After this long introduction: the similar way, I can understand that F# and Gb are not really the same always. But in this particular case, if I’d “transpose” a piece written in Gb major to F# major, and give to You the same music sheet but with 5 sharps instead of 5 flats, would You play it differently? And if yes, could You explain it in a few words, what the difference would be?

    Also if these two sounds different, it would make me want to go even further, more specifically to G# major with 6 sharps, and one double sharp on F. And continue that until E# major and then we get back to C (or probably it is Bx not C, but that’s too much even for me for tonight, so let it be C for now :-D). So, regarding this major scales with double (or triple, etc…) sharps (or flats in the other direction) my question is: do such “fanciful” compositions exist for the cello?

    1. The awkward moment, when it is around 3am, you know that you have less then 5 hours to sleep, but you got so interested because of an article, that you go to Wikipedia, and spend your time understanding the concepts of just intonation, equal temperament, 19-TET, 31-EDO, and things like that. But that’s it, I’ll go to sleep after I’ve downloaded Mandelbaums PhD thesis 😀

    2. Well I’m certainly not qualified to offer deeply mathematical or scientific answers to these questions, but I’ll do my best! 😉

      With equal temperament, the tuning system in wide use today and used for tuning pianos, there would be no difference in sound between enharmonic equivalents (i.e. Gb Major versus F# major) because the twelve notes in the octave are separated by logarithmically equal distances (100 cents). However, in tuning systems based on the Pythagorean system including meantone temperament, well temperament, and Syntonic temperament, enharmonic notes differ slightly in pitch.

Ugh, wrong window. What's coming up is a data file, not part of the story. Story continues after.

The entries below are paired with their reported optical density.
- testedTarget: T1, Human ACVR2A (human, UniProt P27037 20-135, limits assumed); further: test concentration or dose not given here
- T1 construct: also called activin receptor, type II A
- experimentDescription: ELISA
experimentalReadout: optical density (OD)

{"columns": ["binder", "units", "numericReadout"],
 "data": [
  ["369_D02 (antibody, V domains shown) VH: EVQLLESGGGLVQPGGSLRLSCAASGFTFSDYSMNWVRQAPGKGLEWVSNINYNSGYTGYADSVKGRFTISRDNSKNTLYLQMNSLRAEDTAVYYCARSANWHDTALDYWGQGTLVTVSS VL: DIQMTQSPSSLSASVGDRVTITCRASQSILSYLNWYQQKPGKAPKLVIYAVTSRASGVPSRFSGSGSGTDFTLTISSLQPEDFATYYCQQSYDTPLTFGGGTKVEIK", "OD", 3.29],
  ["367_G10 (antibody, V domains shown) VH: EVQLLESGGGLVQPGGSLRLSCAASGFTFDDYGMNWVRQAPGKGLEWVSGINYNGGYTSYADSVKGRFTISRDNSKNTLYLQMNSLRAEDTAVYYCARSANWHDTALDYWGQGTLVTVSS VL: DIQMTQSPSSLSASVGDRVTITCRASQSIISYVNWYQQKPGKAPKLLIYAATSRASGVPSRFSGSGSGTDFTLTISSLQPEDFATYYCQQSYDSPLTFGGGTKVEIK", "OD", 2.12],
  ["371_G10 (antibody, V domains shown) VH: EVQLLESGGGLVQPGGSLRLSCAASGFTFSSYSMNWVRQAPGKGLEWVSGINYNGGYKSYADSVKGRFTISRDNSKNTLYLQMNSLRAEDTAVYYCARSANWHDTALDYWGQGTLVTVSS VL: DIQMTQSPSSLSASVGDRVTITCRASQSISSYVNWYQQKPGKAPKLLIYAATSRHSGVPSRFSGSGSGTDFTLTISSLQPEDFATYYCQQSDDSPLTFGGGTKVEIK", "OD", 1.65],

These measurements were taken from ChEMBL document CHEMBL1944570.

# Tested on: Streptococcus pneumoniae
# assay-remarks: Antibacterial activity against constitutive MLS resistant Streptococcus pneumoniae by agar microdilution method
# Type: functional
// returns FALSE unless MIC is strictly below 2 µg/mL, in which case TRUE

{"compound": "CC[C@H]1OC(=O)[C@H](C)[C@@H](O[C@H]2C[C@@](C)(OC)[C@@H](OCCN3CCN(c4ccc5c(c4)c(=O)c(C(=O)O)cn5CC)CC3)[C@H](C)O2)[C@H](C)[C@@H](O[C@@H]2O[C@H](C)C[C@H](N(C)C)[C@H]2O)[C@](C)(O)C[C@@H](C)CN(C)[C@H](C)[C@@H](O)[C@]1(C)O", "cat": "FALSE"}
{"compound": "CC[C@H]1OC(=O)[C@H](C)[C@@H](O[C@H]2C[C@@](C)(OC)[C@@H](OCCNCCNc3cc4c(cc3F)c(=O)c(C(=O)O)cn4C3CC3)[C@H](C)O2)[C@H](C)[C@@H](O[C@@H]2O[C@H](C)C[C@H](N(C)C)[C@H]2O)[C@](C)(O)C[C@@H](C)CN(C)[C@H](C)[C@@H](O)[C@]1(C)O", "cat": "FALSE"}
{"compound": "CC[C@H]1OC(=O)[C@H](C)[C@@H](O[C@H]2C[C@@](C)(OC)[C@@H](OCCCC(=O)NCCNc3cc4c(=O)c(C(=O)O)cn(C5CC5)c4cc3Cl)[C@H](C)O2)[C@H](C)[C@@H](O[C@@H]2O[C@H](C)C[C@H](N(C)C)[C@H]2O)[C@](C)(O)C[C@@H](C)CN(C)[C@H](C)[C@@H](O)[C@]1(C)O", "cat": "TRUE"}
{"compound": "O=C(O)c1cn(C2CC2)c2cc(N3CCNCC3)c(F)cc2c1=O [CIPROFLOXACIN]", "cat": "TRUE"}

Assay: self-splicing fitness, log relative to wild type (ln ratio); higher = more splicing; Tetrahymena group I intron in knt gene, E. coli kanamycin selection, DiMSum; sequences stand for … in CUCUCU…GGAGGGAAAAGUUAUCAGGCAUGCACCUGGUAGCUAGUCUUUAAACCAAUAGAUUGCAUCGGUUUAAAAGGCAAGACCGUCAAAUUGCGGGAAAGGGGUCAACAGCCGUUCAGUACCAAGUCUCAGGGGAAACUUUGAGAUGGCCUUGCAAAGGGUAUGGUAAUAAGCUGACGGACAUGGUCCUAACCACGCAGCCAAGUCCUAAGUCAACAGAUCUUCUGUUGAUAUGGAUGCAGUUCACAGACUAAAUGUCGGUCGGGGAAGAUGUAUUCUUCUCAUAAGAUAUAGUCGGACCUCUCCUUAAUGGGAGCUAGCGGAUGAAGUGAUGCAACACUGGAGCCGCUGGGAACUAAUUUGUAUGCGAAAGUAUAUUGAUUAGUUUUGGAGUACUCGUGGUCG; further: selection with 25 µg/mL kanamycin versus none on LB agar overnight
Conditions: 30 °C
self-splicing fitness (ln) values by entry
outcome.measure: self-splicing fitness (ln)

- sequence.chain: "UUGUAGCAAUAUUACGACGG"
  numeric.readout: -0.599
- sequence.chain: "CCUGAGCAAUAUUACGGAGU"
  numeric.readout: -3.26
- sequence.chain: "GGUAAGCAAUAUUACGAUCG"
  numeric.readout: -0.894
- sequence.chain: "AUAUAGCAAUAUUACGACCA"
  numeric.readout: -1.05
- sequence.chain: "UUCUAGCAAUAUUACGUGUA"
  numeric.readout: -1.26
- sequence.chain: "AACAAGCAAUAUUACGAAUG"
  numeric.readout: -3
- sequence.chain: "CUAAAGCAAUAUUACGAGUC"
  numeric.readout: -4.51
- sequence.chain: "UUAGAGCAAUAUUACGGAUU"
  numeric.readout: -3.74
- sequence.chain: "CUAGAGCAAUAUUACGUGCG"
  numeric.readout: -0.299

Elements of meantone tuning can and often are still exploited by players of intonating instruments – i.e. strings, winds, brass, etc – to bring more expression and colour into a performance. This is often referred to as expressive intonation, and presents itself as a slightly sharper leading note and mediant to enhance the qualities of a major key, or a slightly flatter mediant and slightly sharper leading note in a minor key. However, we would not choose one enharmonic equivalent of a key over another for a difference in sound – it doesn’t exist.

      There are three keys with enharmonic equivalent key signatures:

      C# major (7 sharps) and Db major (5 flats)
      F# major (6 sharps) and Gb major (6 flats)
      B major (5 sharps) and Cb major (7 flats)

      The total number of accidentals in the two equivalent key signatures always add up to twelve – the total number of semitones in an octave. Why would we choose one over another? Normally composers will opt for the key with fewer accidentals – e.g. Db major rather than C# major. There is also harmonic context to consider. For example, if the first movement of a sonata is composed in Db major and the second movement is in the subdominant key, it would be Gb major rather than F# major.

      As for keys with double sharps or flats, they exist in theory but not in practice. Although double sharps or flats may appear as non-harmonic notes within a score – e.g. if I raise the dominant in F# major I would spell it as Cx, not D. But key signatures with double sharps or flats are messy and unnecessary when they have perfectly logical equivalents.

      1. Dear Deryn, thanks for the exhaustive answer. After reading all those stuffs on wikipedia, I was also ending up with a conclusion something like this, but You wrote the things down in a very coherent and understandable way. Many thanks!